ReviewWriter: Casey ChongWriter Ratings:Overall: Cast: Plot: Effects: Cinematography: Watch this if you liked:
“Spider-Man” trilogy and “The Amazing Spider-Man”
After the less-than-amazing reboot of "The Amazing Spider-Man" in 2012 (but still made enough money at the worldwide box office), director Marc Webb returns for a second round with "The Amazing Spider-Man 2". From the look of the heavily-promoted trailers all over the Internet, it looks like as if Marc Webb has realized his mistake for attempting to go the Christopher Nolan route (read: comic-book movie has to be so-called "dark" nowadays) in the reboot style shaped in "Batman Begins"-like mould and finally puts all the 'fun' back into the sequel. Well, trailers can be really deceiving nowadays but rest assured that "The Amazing Spider-Man 2" is a much improved sequel over the draggy and flawed original.
In this sequel, Peter Parker (Andrew Garfield) is trying to move on with his life after the event of the first movie as he finally approaching graduation day. Although he has made a promise to Gwen Stacy's (Emma Stone) dying father (Denis Leary) that he will stay away from his daughter because of his superhero identity, both of them are still together. However, the death of Gwen's father constantly haunts him from time to time and it doesn't take long before his rekindled relationship with Gwen becomes bumpy. Meanwhile, Peter's alter-ego, Spider-Man, is now facing a new breed of supervillains that threatens to wreak havoc in New York City. One of them is Max Dillion (Jamie Foxx), a nerdy Oscorp employee who becomes Electro. Then there's the psychotic Russian mercenary Aleksei Sytsevich a.k.a. Rhino (Paul Giamatti) and Peter's old friend, Harry Osborn (Dane DeHaan), son of Oscorp's founder Norman Osborn (Chris Cooper).
While the plot above may sound like Sam Raimi's "Spider-Man 3" (as in too many villains crammed into one movie) all over again, director Marc Webb surprisingly manages to pull it off in a satisfying manner. Unlike the more depressing original in the reboot, the sequel is decidedly more colourful and entertaining. The effects-laden action sequences are first-class entertainment, while Webb and his cinematographer Daniel Mindel have a field day playing around with their creative camerawork (e.g. slow motion, suspended-motion effect) to ensure that the action is as dazzling and visually kinetic as possible.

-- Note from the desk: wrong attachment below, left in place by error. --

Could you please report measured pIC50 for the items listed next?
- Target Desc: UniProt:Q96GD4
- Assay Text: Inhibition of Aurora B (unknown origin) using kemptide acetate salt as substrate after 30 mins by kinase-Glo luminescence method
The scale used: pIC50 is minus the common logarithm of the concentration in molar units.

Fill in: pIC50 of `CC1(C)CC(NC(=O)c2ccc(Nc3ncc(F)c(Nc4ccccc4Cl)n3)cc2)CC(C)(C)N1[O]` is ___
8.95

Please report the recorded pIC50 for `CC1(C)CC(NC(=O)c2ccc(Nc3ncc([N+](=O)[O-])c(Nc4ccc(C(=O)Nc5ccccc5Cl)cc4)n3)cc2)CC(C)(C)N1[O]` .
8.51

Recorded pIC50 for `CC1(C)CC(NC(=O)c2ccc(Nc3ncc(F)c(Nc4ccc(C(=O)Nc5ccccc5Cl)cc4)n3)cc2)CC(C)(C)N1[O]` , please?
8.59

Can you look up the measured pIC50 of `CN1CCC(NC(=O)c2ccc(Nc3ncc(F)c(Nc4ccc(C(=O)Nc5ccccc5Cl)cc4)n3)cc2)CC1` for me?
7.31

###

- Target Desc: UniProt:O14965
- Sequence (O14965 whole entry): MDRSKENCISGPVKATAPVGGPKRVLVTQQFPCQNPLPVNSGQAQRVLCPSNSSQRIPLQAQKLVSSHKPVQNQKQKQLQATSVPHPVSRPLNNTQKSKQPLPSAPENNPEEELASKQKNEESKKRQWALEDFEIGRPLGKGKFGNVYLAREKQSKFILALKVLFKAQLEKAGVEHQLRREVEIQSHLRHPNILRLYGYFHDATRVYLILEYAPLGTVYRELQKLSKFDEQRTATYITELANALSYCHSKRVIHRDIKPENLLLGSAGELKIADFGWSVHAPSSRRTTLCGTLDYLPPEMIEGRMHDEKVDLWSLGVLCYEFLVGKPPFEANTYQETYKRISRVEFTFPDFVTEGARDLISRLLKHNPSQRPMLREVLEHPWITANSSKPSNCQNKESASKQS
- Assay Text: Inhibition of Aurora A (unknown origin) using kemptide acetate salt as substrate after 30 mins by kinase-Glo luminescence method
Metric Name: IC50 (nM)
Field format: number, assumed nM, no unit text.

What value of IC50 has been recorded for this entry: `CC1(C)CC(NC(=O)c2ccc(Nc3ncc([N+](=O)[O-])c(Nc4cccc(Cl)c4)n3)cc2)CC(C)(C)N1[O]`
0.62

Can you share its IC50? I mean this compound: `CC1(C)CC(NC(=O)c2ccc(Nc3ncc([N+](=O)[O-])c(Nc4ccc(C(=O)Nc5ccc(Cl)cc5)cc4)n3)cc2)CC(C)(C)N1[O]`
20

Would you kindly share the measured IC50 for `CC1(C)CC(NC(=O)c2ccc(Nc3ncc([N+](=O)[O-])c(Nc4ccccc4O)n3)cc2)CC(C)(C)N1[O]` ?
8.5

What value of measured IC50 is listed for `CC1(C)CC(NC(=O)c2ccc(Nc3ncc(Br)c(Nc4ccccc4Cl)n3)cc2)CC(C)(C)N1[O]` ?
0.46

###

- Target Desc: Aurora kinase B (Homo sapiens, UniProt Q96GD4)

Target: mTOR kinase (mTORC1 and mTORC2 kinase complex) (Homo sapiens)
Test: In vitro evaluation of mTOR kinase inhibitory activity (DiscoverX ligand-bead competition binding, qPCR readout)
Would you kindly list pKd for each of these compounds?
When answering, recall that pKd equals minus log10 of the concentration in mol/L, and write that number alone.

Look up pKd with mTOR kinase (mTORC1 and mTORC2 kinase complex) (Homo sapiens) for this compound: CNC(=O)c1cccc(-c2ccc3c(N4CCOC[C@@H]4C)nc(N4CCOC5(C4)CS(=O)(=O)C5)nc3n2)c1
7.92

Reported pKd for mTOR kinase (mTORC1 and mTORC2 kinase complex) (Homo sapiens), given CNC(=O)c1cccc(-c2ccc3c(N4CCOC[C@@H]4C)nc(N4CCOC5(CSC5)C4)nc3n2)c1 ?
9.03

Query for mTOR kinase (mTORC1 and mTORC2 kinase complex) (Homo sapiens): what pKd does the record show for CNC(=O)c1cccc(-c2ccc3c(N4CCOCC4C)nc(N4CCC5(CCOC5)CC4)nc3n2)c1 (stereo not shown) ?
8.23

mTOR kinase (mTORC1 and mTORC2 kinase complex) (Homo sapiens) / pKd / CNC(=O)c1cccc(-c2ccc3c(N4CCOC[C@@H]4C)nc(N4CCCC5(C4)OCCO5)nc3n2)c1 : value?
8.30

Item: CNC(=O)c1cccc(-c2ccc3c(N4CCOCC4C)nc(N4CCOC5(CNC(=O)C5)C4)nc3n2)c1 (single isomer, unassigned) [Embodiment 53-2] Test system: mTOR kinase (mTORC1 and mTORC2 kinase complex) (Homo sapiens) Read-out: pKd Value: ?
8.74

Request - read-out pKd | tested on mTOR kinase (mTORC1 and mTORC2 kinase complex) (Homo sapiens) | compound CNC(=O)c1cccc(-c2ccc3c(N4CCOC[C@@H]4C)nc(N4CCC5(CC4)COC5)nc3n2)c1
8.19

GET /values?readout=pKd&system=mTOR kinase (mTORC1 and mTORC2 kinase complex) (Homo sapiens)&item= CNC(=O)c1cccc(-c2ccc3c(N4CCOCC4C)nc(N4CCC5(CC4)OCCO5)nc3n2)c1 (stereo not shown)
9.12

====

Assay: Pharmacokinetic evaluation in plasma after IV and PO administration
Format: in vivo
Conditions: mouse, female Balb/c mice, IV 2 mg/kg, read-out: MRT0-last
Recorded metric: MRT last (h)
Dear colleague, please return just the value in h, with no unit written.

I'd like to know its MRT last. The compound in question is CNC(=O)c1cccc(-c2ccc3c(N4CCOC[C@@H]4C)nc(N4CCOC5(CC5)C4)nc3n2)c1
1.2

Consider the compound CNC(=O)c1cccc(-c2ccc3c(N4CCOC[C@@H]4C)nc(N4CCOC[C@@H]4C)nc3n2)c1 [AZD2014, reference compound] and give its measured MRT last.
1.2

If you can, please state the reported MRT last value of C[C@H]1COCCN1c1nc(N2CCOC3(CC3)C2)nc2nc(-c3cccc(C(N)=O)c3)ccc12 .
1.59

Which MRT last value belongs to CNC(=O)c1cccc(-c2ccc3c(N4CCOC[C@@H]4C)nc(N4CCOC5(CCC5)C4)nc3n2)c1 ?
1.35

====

But the real winner here is the way Webb and his screenwriters manage to conjure up a familiar but engaging storyline that offsets the crowded premise filled with too many characters' agendas and backstories. The romance angle between Andrew Garfield's Peter Parker and Emma Stone's Gwen Stacy is especially more assuring this time around. In fact, as proven in his romantic comedy debut "(500) Days Of Summer", Webb shows a great flair of developing their love story that's easily relatable to the general audiences with lots of genuine warmth and heartfelt moments.
Speaking of Peter Parker and Gwen Stacy, both Andrew Garfield and Emma Stone continue to show how great and plausible they are playing onscreen couple. Individually, Garfield is perfect for this Peter Parker/Spider-Man role. This reviewer particularly enjoyed the way he displays his playful charm when he cracks jokes during the action scenes or shows a wide range of emotional flare whenever he encounters a series of difficult ordeals. As Gwen Stacy, Stone is equally delightful and earnest in her performance.
As for supporting roles, Dane DeHaan proves to be a worthy successor to James Franco's original role as Harry Osborn from Sam Raimi's "Spider-Man" trilogy, but Jamie Foxx is wasted in his role as Electro. While he manages to display a certain nerdy outlook to his Max Dillon character, it's pitiful that Webb and his screenwriters failed to make him more than just a misunderstood villain. Still, Webb redeems Foxx's lacklustre performance with two big action sequences where Electro first encounters Spider-Man at the heart of New York's Times Square and again during the show stopping climactic finale. The always-reliable Paul Giamatti, who shows up in a minor appearance as Aleksei Sytsevich/Rhino, is nothing more than a glorified cameo.
"The Amazing Spider-Man 2" is a well-worth sequel that surpasses the original in many ways, and this reviewer can't wait to see what Webb and his company would come up next for the confirmed third movie, "The Amazing Spider-Man 3", due in 2016.Cinema Online, 24 April 2014